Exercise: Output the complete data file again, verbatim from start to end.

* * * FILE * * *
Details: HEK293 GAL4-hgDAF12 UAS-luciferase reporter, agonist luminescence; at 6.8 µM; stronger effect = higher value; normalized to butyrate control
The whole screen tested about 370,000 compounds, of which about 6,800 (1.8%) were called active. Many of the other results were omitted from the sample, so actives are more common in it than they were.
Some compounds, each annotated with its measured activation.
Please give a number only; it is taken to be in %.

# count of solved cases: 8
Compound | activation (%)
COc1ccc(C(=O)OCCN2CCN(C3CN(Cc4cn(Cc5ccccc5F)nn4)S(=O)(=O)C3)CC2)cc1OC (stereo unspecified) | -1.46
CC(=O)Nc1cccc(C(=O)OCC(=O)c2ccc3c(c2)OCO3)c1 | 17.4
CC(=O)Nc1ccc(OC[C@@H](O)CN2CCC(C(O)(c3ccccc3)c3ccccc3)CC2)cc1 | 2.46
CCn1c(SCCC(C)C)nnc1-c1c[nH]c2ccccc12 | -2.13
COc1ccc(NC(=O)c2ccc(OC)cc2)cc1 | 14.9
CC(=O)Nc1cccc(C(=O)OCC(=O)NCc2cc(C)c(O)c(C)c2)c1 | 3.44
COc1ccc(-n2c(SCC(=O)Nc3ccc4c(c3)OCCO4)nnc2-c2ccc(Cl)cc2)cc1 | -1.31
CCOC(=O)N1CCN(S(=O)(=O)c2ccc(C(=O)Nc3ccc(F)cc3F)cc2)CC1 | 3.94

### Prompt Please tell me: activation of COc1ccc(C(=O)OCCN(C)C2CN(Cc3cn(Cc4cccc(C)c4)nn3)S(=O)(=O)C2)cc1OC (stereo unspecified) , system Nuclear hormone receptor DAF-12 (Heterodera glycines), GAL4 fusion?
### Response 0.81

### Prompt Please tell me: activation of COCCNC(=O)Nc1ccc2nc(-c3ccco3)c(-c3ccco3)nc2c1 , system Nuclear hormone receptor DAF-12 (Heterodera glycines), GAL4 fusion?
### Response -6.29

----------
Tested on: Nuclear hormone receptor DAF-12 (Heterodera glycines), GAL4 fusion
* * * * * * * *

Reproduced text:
Details: HEK293 GAL4-hgDAF12 UAS-luciferase reporter, agonist luminescence; at 6.8 µM; stronger effect = higher value; normalized to butyrate control
The whole screen tested about 370,000 compounds, of which about 6,800 (1.8%) were called active. Many of the other results were omitted from the sample, so actives are more common in it than they were.
Some compounds, each annotated with its measured activation.
Please give a number only; it is taken to be in %.

# count of solved cases: 8
Compound | activation (%)
COc1ccc(C(=O)OCCN2CCN(C3CN(Cc4cn(Cc5ccccc5F)nn4)S(=O)(=O)C3)CC2)cc1OC (stereo unspecified) | -1.46
CC(=O)Nc1cccc(C(=O)OCC(=O)c2ccc3c(c2)OCO3)c1 | 17.4
CC(=O)Nc1ccc(OC[C@@H](O)CN2CCC(C(O)(c3ccccc3)c3ccccc3)CC2)cc1 | 2.46
CCn1c(SCCC(C)C)nnc1-c1c[nH]c2ccccc12 | -2.13
COc1ccc(NC(=O)c2ccc(OC)cc2)cc1 | 14.9
CC(=O)Nc1cccc(C(=O)OCC(=O)NCc2cc(C)c(O)c(C)c2)c1 | 3.44
COc1ccc(-n2c(SCC(=O)Nc3ccc4c(c3)OCCO4)nnc2-c2ccc(Cl)cc2)cc1 | -1.31
CCOC(=O)N1CCN(S(=O)(=O)c2ccc(C(=O)Nc3ccc(F)cc3F)cc2)CC1 | 3.94

### Prompt Please tell me: activation of COc1ccc(C(=O)OCCN(C)C2CN(Cc3cn(Cc4cccc(C)c4)nn3)S(=O)(=O)C2)cc1OC (stereo unspecified) , system Nuclear hormone receptor DAF-12 (Heterodera glycines), GAL4 fusion?
### Response 0.81

### Prompt Please tell me: activation of COCCNC(=O)Nc1ccc2nc(-c3ccco3)c(-c3ccco3)nc2c1 , system Nuclear hormone receptor DAF-12 (Heterodera glycines), GAL4 fusion?
### Response -6.29

----------
Tested on: Nuclear hormone receptor DAF-12 (Heterodera glycines), GAL4 fusion